In combination with findings in elderly chronic kidney disease patients , our findings in healthy adults highlight the potential importance of preventing low vitamin D status at the time of the initial vaccination for the adequate development of the hepatitis B vaccination. Future research is merited to confirm the influence of vitamin D on the hepatitis B vaccination response in infants and the elderly, who are at greater risk of poor vitamin D status than healthy young adults , and because the hepatitis B vaccination is mandatory during infancy in several countries [21, 22]. This does not reduce the impact of the current studies findings as many adults remain unvaccinated because childhood vaccine coverage is ~ 90% or less and routine infant hepatitis B vaccination began only recently in some countries (e.g., UK [21,22,23]). Adult vaccination is recommended for persons at increased risk of exposure to bodily fluids such as health care professionals, patients, and those traveling to areas of the world where hepatitis B is widespread, e.g., sub-Saharan Africa, east and southeast Asia and the Pacific Islands . The 1,25(OH)2D findings from study 1 also provide a mechanism by which maintaining vitamin D sufficiency and high 1,25(OH)2D may be important for vaccine immunogenicity beyond hepatitis B. As more than 50% fail to achieve vitamin D sufficiency during winter months [24,25,26], future research to further understand the role of vitamin D on vaccination more broadly is warranted. The 8% difference in hepatitis B vaccination response between people who were vitamin D sufficient and 25(OH)D < 50 nmol/L, and the 18% difference between winter and summer (Figs. 3a, 4d) are comparable with the effects on the hepatitis B vaccine response shown for other lifestyle factors, e.g., smoking, obesity and poor sleep [13, 15]. Of particular clinical interest, the winter vaccine response (44% anti-HBs titers ≥ 10 mIU/mL) was poorer than typically expected after two hepatitis B vaccine doses (50–90%: Fig. 4) . Therefore, rather than restoring vitamin D sufficiency from its winter nadir, as in study 2, we suggest maintaining year-round vitamin D sufficiency, and where necessary preventing the decline in the end of summer serum 25(OH)D by commencing vitamin D supplementation in late summer or early autumn and continuing until spring (~ 6 months). To maintain the end of summer serum 25(OH)D, individuals should aim to achieve current IOM and EFSA vitamin D dietary intake recommendations [19, 20]. We achieved this in study 2 with a daily 400 IU oral vitamin D3 dose (Fig. 6). Oral vitamin D3 supplementation is recommended in the autumn and winter because unlike simulated sunlight, there is no time burden for an individual; no requirement for bulky irradiation cabinets; and oral vitamin D3 supplementation is effective regardless of sun reactive skin type . Further, even very low sub-sunburn UVR doses were recently shown to cause skin cell DNA damage in easy-burning skin types . Low-level sunlight exposure, as used in study 2, may, however, provide benefits to human health in addition to vitamin D synthesis, and this is an active area of research .
In a prospective cohort study of 447 healthy adults (study 1), vitamin D sufficiency was rare during the UK winter, and fewer people responded to the hepatitis B vaccination than during the summer. In study 1, poorer vitamin D status (serum 1,25(OH)2D ≤ 120 pmol/L and 25(OH)D ≤ 40 nmol/L) at the time of initial vaccination was associated with fewer healthy adults responding to the hepatitis B vaccine. In a subsequent randomized control trial (study 2), vitamin D supplementation (oral or via simulated sunlight exposure) that began 3 days after the initial vaccination, and achieved vitamin D sufficiency within 5 weeks, did not influence the hepatitis B vaccination response. Randomized control trials that manipulate vitamin D status before the initial vaccination are warranted to confirm the influence of vitamin D status at the time of initial vaccination on the hepatitis B vaccine response. In accordance with the findings of the prospective cohort study (study 1), avoiding low vitamin D status at the time of the initial hepatitis B vaccination, by maintaining year-round vitamin D sufficiency, might be recommended to optimize the response to hepatitis B vaccination. This is particularly important for persons that rely on effective vaccination prophylaxis such as health care professionals and patients regularly exposed to bodily fluids.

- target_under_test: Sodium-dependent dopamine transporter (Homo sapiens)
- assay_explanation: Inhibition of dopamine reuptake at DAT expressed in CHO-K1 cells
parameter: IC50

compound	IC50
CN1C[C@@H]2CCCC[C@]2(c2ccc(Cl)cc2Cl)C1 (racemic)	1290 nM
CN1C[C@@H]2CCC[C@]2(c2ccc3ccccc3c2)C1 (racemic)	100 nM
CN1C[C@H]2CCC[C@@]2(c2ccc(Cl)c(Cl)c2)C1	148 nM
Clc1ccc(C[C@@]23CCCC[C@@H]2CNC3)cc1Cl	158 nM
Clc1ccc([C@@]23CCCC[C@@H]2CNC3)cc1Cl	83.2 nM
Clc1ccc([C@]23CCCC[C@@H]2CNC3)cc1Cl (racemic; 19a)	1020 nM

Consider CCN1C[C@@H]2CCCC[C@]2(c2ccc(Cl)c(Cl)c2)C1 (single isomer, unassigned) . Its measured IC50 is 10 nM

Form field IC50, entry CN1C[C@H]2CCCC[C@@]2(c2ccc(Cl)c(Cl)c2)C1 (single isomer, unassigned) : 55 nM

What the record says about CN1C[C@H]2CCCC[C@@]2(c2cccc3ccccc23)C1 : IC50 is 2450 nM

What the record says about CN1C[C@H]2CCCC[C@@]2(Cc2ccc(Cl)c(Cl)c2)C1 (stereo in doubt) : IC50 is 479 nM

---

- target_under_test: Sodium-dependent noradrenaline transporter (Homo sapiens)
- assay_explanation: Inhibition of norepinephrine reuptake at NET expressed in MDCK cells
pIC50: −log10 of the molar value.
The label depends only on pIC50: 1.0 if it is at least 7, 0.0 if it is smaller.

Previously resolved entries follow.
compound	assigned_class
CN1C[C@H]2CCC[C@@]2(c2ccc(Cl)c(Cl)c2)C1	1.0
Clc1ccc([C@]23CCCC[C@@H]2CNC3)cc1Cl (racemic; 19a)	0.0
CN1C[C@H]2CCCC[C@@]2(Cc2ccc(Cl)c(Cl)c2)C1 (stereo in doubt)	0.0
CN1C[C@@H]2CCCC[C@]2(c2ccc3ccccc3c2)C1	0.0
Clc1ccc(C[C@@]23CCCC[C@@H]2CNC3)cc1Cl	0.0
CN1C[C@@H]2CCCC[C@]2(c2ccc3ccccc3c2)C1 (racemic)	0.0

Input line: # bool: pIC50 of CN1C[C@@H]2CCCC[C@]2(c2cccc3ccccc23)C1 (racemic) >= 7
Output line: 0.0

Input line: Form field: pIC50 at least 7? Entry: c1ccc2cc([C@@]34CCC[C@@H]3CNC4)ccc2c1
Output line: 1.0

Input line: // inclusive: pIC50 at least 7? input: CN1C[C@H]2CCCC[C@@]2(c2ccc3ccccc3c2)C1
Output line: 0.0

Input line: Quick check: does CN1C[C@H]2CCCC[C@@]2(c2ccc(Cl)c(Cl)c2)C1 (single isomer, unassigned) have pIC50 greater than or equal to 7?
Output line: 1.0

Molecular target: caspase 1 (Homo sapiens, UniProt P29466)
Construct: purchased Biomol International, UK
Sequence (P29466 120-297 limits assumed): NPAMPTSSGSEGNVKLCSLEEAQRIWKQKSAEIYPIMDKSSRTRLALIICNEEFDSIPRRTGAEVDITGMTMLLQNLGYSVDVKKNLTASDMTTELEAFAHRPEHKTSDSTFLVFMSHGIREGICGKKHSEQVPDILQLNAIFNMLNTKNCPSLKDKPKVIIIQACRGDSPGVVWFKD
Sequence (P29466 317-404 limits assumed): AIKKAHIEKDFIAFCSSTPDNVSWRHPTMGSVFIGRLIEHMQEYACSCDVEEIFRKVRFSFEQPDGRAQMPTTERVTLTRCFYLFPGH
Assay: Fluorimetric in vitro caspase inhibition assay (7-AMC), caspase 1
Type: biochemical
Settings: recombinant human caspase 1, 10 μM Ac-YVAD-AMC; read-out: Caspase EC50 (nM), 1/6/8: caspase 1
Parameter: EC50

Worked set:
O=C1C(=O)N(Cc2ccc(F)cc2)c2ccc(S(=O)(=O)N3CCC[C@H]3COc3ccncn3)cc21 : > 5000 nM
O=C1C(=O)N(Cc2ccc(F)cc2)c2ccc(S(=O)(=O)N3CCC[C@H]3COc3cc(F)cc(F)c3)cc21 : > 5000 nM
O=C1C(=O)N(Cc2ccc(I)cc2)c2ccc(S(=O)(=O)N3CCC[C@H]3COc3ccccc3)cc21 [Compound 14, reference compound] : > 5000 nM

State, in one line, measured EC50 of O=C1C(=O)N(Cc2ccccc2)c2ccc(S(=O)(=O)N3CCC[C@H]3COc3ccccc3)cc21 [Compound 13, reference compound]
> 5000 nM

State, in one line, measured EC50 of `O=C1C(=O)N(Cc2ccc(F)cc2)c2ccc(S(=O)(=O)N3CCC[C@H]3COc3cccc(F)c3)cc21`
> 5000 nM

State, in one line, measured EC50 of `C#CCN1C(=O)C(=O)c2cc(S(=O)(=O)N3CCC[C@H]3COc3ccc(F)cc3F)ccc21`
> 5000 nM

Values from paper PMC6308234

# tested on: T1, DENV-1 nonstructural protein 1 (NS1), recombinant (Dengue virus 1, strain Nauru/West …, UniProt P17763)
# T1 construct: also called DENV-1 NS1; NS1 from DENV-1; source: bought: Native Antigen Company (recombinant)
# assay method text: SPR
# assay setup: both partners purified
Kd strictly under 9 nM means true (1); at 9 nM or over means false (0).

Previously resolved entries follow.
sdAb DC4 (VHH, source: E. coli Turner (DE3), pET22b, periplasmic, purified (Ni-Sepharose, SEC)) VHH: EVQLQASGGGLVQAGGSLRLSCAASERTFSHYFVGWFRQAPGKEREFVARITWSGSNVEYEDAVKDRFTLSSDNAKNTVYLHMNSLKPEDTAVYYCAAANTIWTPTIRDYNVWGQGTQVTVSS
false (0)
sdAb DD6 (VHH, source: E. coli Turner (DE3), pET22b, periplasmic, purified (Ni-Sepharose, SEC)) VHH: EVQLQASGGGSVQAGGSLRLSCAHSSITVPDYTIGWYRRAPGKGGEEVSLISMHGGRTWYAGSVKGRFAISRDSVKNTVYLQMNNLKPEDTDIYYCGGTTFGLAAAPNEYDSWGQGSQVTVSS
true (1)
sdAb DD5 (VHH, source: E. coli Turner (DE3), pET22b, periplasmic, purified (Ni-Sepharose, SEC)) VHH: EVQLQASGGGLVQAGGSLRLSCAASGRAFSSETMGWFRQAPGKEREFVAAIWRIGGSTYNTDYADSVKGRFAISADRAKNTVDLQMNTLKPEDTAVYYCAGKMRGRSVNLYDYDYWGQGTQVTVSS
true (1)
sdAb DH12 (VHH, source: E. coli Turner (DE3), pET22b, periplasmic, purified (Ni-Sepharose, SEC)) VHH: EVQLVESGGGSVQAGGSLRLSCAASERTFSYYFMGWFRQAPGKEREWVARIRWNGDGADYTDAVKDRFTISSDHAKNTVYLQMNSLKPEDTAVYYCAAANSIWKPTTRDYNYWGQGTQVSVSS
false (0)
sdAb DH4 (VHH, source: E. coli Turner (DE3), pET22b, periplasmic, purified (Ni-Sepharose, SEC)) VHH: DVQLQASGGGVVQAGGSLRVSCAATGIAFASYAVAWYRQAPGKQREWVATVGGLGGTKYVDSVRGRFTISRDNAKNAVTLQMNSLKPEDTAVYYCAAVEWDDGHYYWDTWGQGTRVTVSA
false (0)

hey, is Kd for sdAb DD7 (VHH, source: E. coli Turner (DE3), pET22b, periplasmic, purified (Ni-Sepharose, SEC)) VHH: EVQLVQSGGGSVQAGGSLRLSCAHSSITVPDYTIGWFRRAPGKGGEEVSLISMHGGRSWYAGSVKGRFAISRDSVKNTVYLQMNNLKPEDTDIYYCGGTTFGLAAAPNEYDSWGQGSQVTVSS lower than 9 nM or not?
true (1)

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This work was funded by the Ministry of Defence, UK. LER is supported by the National Institute for Health Research (NIHR) Manchester Biomedical Research Centre. We would like to thank Xin Hui Aw Yong, Mark Ward, Claire Potter, Anna Ferrusola-Pastrana, Dr. Gabriella Rossetti, Jason Edwards, Sophie Harrison, and Dr. Thomas O’Leary for their assistance with data collection. We also thank Dr. Michael Zurawlew for his assistance with intervention randomization and Prof Ann Webb and Dr. Richard Kift for providing and analyzing the polysulphone badges. The authors’ responsibilities were as follows: NPW, JPG and SJ: conceived the project and had primary responsibility for the final content; SJO, RMI, DA, LER, WDF, JPG, and NPW: developed the overall research plan; SJO, RMI, SJ, JPG, and NPW had study oversight; DSK, SJO, LMW, RR, ATC, JCYT, SJ, RMI, DA, LER, WDF and NPW: conducted the research and analyzed the samples; DSK, SJO, and RR: performed the statistical analysis; DSK, SJO, and NPW: wrote the manuscript with LMW, RR, ATC, JCYT, SJ, RMI, DA, LER, WDF and JPG. All authors read and approved the final manuscript.
This work was funded by The Ministry of Defence (MOD).
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None of the authors report a conflict of interest related to the study.
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Kashi, D.S., Oliver, S.J., Wentz, L.M. et al. Vitamin D and the hepatitis B vaccine response: a prospective cohort study and a randomized, placebo-controlled oral vitamin D3 and simulated sunlight supplementation trial in healthy adults. Eur J Nutr 60, 475–491 (2021). https://doi.org/10.1007/s00394-020-02261-w
- Vitamin D
- 25-Hydroxyvitamin D
- Hepatitis B